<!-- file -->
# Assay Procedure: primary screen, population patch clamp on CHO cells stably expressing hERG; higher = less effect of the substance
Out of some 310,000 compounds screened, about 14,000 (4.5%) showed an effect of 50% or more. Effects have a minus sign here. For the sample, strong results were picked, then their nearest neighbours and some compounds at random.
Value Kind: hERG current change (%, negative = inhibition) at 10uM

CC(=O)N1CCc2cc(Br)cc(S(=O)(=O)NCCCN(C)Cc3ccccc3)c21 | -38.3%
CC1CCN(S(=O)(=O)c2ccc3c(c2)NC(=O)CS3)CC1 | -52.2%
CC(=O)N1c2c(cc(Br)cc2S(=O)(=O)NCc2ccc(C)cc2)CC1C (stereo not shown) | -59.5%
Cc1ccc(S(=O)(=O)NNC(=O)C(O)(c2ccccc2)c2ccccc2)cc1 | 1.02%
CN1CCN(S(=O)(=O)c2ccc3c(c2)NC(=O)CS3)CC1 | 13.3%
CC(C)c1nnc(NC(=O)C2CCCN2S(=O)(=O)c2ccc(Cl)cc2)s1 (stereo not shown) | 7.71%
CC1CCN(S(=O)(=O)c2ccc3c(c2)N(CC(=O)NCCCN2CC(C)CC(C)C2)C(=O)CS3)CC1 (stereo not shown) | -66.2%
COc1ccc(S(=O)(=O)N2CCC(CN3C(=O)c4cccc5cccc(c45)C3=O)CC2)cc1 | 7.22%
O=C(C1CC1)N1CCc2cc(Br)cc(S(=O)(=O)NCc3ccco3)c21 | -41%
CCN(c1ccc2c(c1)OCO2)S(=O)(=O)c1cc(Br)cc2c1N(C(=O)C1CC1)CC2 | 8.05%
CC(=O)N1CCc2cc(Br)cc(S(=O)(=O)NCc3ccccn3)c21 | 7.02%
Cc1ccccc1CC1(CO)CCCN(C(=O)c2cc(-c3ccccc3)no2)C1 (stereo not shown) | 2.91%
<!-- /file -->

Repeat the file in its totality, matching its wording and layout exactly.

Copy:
# Assay Procedure: primary screen, population patch clamp on CHO cells stably expressing hERG; higher = less effect of the substance
Out of some 310,000 compounds screened, about 14,000 (4.5%) showed an effect of 50% or more. Effects have a minus sign here. For the sample, strong results were picked, then their nearest neighbours and some compounds at random.
Value Kind: hERG current change (%, negative = inhibition) at 10uM

CC(=O)N1CCc2cc(Br)cc(S(=O)(=O)NCCCN(C)Cc3ccccc3)c21 | -38.3%
CC1CCN(S(=O)(=O)c2ccc3c(c2)NC(=O)CS3)CC1 | -52.2%
CC(=O)N1c2c(cc(Br)cc2S(=O)(=O)NCc2ccc(C)cc2)CC1C (stereo not shown) | -59.5%
Cc1ccc(S(=O)(=O)NNC(=O)C(O)(c2ccccc2)c2ccccc2)cc1 | 1.02%
CN1CCN(S(=O)(=O)c2ccc3c(c2)NC(=O)CS3)CC1 | 13.3%
CC(C)c1nnc(NC(=O)C2CCCN2S(=O)(=O)c2ccc(Cl)cc2)s1 (stereo not shown) | 7.71%
CC1CCN(S(=O)(=O)c2ccc3c(c2)N(CC(=O)NCCCN2CC(C)CC(C)C2)C(=O)CS3)CC1 (stereo not shown) | -66.2%
COc1ccc(S(=O)(=O)N2CCC(CN3C(=O)c4cccc5cccc(c45)C3=O)CC2)cc1 | 7.22%
O=C(C1CC1)N1CCc2cc(Br)cc(S(=O)(=O)NCc3ccco3)c21 | -41%
CCN(c1ccc2c(c1)OCO2)S(=O)(=O)c1cc(Br)cc2c1N(C(=O)C1CC1)CC2 | 8.05%
CC(=O)N1CCc2cc(Br)cc(S(=O)(=O)NCc3ccccn3)c21 | 7.02%
Cc1ccccc1CC1(CO)CCCN(C(=O)c2cc(-c3ccccc3)no2)C1 (stereo not shown) | 2.91%